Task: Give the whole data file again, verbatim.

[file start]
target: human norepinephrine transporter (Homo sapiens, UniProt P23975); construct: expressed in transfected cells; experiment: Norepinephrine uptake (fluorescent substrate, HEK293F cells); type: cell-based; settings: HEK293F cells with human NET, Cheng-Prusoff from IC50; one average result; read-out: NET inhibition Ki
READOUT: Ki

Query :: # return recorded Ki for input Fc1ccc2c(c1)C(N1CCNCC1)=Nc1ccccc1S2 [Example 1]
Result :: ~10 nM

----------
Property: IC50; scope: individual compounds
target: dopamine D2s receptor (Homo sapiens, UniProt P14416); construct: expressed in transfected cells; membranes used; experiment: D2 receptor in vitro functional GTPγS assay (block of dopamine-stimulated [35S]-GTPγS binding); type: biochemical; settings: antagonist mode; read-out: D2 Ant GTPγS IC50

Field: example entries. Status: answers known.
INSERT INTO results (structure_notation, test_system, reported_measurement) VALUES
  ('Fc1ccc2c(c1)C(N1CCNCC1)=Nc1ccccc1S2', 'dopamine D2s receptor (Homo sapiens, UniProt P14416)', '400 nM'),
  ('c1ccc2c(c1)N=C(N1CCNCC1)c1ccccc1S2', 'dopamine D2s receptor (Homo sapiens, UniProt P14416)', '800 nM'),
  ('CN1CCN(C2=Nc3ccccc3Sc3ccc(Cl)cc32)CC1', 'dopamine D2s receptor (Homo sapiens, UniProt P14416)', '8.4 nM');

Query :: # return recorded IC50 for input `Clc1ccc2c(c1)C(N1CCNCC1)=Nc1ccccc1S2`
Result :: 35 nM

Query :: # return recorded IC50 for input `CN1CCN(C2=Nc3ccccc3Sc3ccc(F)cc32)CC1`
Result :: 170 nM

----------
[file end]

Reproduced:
target: human norepinephrine transporter (Homo sapiens, UniProt P23975); construct: expressed in transfected cells; experiment: Norepinephrine uptake (fluorescent substrate, HEK293F cells); type: cell-based; settings: HEK293F cells with human NET, Cheng-Prusoff from IC50; one average result; read-out: NET inhibition Ki
READOUT: Ki

Query :: # return recorded Ki for input Fc1ccc2c(c1)C(N1CCNCC1)=Nc1ccccc1S2 [Example 1]
Result :: ~10 nM

----------
Property: IC50; scope: individual compounds
target: dopamine D2s receptor (Homo sapiens, UniProt P14416); construct: expressed in transfected cells; membranes used; experiment: D2 receptor in vitro functional GTPγS assay (block of dopamine-stimulated [35S]-GTPγS binding); type: biochemical; settings: antagonist mode; read-out: D2 Ant GTPγS IC50

Field: example entries. Status: answers known.
INSERT INTO results (structure_notation, test_system, reported_measurement) VALUES
  ('Fc1ccc2c(c1)C(N1CCNCC1)=Nc1ccccc1S2', 'dopamine D2s receptor (Homo sapiens, UniProt P14416)', '400 nM'),
  ('c1ccc2c(c1)N=C(N1CCNCC1)c1ccccc1S2', 'dopamine D2s receptor (Homo sapiens, UniProt P14416)', '800 nM'),
  ('CN1CCN(C2=Nc3ccccc3Sc3ccc(Cl)cc32)CC1', 'dopamine D2s receptor (Homo sapiens, UniProt P14416)', '8.4 nM');

Query :: # return recorded IC50 for input `Clc1ccc2c(c1)C(N1CCNCC1)=Nc1ccccc1S2`
Result :: 35 nM

Query :: # return recorded IC50 for input `CN1CCN(C2=Nc3ccccc3Sc3ccc(F)cc32)CC1`
Result :: 170 nM

----------